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Thread: Cleaning bucktail

  1. #1
    Wiets Banned User

    Default Cleaning bucktail

    I recently received over 500+ dried and salted but unclean "White Deertail" bucktails. We had to remove the dried blood and fat from the skin - the dirt within the hair itself. You will be surprised to see the amount of fat that these uncleaned bucktails can have. This is what we did;

    The bucktails were stiff and we could easily remove the bulk of the fat by cutting or scraping it off. However, there were still lots of remaining fat and oily tissue on the tails - the tails will start rotting unless it is completely removed. We filled containers with water and added Sunlight liquid - we made a strong solution using 2 tables spoons of Sunlight Liquid for every 1 liter of water. The bucktails were then added to this solution and soaked it for 1 day. We place weights on top of the bucktails to ensure that it is submerged at all times. The solution was stirred often to allow fresh water/soap solution to come in contact with the skin, fat, blood and hair.

    At the end of the first day, the bucktail were quite soft and pliable. A fatty scumline formed on top of the water so we prepared a fresh solution and the bucktails were submerged for another day. During this period, we repeatedly combed each bucktail whilst still in the water getting rid of dirt within the hair. It is normal for quite a bit of hair to fall out. At the end of day 2, we repeatedly rinsed the bucktail to get rid of the soapy solution. We then used old tablespoons and started scraping the skin to removed the remaining fat, tissues and other unwanted sinews from the skin. This is a labour thing and we hired casual labour at a cost of R1.00 for every cleaned bucktail. We inspected each bucktailk to ensure that the cleaning "standards" were maintained - needless to say, they took chances and several of the bucktails were not cleaned properly and had to be redone.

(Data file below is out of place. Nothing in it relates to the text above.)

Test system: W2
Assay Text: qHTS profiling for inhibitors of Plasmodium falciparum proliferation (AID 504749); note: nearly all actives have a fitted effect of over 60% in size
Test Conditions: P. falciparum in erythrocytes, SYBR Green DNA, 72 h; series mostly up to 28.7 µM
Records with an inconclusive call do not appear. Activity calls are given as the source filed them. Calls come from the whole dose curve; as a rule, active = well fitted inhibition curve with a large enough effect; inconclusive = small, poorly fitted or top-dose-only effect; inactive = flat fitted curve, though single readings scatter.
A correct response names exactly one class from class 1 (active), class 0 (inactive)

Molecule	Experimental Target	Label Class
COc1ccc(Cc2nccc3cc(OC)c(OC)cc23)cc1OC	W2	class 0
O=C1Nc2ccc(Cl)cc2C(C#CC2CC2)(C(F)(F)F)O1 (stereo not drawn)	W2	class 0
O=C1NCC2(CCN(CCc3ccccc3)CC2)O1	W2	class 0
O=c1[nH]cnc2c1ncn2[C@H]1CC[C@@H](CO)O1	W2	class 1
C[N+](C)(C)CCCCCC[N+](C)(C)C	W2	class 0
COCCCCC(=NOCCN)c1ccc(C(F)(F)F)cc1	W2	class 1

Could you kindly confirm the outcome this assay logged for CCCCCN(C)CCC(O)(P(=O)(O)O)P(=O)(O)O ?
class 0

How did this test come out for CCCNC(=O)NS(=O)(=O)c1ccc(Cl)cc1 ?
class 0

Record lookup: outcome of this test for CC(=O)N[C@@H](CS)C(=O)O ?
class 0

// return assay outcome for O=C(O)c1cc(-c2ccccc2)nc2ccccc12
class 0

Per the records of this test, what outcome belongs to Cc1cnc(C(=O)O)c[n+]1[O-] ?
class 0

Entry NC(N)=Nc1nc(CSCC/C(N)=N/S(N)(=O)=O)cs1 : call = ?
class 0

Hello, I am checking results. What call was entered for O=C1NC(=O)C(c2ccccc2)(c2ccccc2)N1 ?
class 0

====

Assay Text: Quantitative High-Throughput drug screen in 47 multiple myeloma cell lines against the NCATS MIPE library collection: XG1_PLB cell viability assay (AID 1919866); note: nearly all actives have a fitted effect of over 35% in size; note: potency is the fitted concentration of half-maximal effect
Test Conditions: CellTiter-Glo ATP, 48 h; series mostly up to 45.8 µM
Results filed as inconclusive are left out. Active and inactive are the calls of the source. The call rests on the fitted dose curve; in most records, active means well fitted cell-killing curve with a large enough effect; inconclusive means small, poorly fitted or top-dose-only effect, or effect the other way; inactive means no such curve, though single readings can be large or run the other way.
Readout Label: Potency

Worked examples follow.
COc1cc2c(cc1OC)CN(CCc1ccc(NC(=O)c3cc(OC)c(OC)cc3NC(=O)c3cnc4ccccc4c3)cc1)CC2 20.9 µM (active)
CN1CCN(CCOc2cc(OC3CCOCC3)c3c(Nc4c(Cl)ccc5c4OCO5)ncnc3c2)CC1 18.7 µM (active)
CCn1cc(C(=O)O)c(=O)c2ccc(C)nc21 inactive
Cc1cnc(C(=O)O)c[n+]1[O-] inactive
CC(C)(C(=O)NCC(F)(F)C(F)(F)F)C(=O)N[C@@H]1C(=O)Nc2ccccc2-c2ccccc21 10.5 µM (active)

The cleaned bucktails were then submerged into containers containing fresh water and "Sta-Soft". After about 3 to 5 hours of occasional stirring, the bucktails were removed, pressed between old towels/cloths to remove the excess water, Borax was rubbed onto the skins and finally hung up to dry. This attracted a lot of flies and my wife packed me a suitcase, told me to take my bucktails, "take your pie and waai" and not to ever come back.

    A quick trip to the shop for flowers, chocalates and other soppy stuff made her reconsider. The solution came when our gardener said that flies are "scared" of the dark. We then completely blackened the storeroom by sticking black plastic (rubbish bags) over the windows and this sorted out the flies entirely.

    With a fan running 24 x 7 resulted in completely dry bucktails, no different to the ones that you will buy in fly tying shops - at a fraction of the cost! Total cost per bucktail including all expenses (materials cost, permits, postage, import duty, VAT, Sunlight liquid, Sta-Soft, Borax, plastic bags, electricity and all labour = R11.57

    I have sinced received heaps of dye and will soon start dyeing the bucktails together with lots of other materials I have. When all said and done, I hope to have matching colours across the entire material spectrum.

    I hope this is useful to somebody

  2. #2

    Default buck tail

    Hello Wiets,
    Having only just picked up on your offer of Buck tail, I would be interested in getting some if and when you have supplies.(white and colours)